Alabama is blessed to be a state rich in natural resources, the fifth most biodiverse state. From mountains to coastal wetlands, we have five distinct geographic regions – Piedmont Upland, Highland Rim, Cumberland Plateau, Alabama Valley and Ridge, and East Gulf Coastal Plain; 77,242 miles of rivers and streams; and about 68 percent of our land area is forested.
Even though our state has so much to offer its citizens in the area of natural resources, our citizens are becoming more and more disconnected from nature. Many of the adults reading this have fond memories of exploring the woods, fields and streams found around their childhood homes. But, for some reason, many of these same adults have stopped exploring nature and have also failed to pass on this love and understanding of the outdoors to younger generations. In many cases, they have allowed the hustle and bustle of today’s society and technology to dictate their lives and those of their children.
These observations are echoed by Richard Louv in his book "Last Child in the Woods: Saving Our Children from Nature-Deficit Disorder." Louv explores the growing trend many of us see on a daily basis of our children choosing computer games and televisions over the outdoor adventures we enjoyed while growing up. He refers to this disconnection as "nature-deficit disorder," and includes numerous examples from the thousands of children, parents and educators he interviewed during his research. One quote from a fourth-grader he encountered highlights this trend, "I like to play indoors better, ‘cause that’s where all the electrical outlets are."
In his writings, Louv links nature-deficit disorder (not a medically recognized disorder) to disturbing childhood trends such as the rise in obesity and attention deficit disorders. However, he further explains how experiences in nature can be therapeutic for these childhood maladies.
He writes, "As one scientist puts it, we can now assume that just as children need good nutrition and adequate sleep, they may very well need contact with nature."
He demonstrates how direct exposure to nature is essential for healthy childhood development as it engages children’s senses, providing solace and peace while at the same time a "wildness" that piques children’s curiosity. More specifically, he explains how utilizing our very own backyards for "environment-based" educational opportunities can dramatically improve students’ learning potential (and performance on standardized tests) while also facilitating their problem-solving, critical thinking and decision-making skills. Some schools utilizing environment-based educational programs also report improvement in their students’ social skills and decreased behavioral problems.
To help fill this need and support this "natural connection" between children and nature, the Alabama Cooperative Extension System, the Alabama Wildlife Federation and the Department of Conservation and Natural Resources have partnered to assist Alabama’s educators, interested parents, and other concerned individuals and groups by creating the Alabama Outdoor Classroom Program. The purpose of this program is to provide technical support and assistance to K-12 schools interested in developing effective and sustainable outdoor classrooms on their campuses. Through this program, educators are encouraged to teach their students about the importance of our natural resources while engaging them in learning about nature through hands-on, inquiry-based, multidisciplinary activities and projects in the outdoors whenever possible. All materials and resources used through this program have been developed to provide fact-based scientific information and insights and will help prepare future generations to be informed stewards of the environment.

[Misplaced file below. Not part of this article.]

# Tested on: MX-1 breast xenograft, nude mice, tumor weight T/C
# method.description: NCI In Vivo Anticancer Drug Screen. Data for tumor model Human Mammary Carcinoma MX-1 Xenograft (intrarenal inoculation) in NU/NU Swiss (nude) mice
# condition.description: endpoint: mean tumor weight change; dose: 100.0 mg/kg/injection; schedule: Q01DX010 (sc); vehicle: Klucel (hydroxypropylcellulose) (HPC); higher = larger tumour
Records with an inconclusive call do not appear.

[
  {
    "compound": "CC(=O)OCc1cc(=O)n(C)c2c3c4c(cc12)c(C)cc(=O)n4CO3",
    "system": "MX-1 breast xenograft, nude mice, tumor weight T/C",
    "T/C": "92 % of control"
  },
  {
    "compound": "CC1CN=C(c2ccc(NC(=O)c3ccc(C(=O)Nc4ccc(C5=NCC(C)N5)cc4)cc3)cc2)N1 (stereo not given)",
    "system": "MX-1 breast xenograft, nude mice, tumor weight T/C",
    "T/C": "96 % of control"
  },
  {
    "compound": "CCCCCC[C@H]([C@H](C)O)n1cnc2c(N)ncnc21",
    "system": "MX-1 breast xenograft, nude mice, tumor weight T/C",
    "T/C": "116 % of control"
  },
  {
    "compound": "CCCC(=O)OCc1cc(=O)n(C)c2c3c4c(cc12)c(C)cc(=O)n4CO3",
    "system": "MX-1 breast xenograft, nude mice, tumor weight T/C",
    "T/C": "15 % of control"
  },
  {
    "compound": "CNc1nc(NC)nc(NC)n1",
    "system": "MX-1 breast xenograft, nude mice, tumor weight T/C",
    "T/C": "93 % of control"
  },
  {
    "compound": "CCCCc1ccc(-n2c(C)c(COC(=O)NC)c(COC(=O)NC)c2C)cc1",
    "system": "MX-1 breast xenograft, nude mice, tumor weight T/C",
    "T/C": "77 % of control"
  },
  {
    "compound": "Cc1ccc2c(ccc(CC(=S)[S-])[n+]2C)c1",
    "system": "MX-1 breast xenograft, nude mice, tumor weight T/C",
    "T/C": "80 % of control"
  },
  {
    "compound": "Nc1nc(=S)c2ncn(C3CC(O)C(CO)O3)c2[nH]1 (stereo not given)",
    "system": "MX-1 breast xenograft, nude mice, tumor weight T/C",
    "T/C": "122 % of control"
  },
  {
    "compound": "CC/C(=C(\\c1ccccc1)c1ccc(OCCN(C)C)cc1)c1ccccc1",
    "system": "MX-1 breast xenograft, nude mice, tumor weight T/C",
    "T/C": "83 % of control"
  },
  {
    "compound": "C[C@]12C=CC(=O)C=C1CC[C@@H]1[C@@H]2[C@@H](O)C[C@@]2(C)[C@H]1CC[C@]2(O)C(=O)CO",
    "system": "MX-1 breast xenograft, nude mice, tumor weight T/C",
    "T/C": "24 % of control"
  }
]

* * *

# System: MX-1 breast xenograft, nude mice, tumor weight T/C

Regardless of the location of the school and whether they have natural areas on the campus such as a stream and wooded area or are completely surrounded by concrete, the development of an outdoor classroom is possible. The AOC program’s staff with the assistance of partners such as local 4-H agents will help train educators to enhance the school grounds to develop outdoor learning laboratories. These outdoor classroom sites may include nature trails, aquatic studies areas, pollinator gardens, birdfeeders and nesting boxes as well as many other possibilities. Our goal is to help schools create a site that can be utilized as an education tool while also providing habitat for local wildlife. Through an outdoor classroom, students will have the opportunity to experience nature firsthand as they help develop and maintain the outdoor classroom, and as teachers utilize the site for hands-on learning opportunities.
Hopefully, by including the development of an outdoor classroom and getting children outdoors to learn, we can combat nature-deficit disorder in today’s children and create a new generation of concerned citizens who have a passion for wildlife and the outdoors, and the knowledge to help conserve it.
Doyle Keasal is an Environmental Educator and 4-H & Youth Development with the Alabama Cooperative Extension System.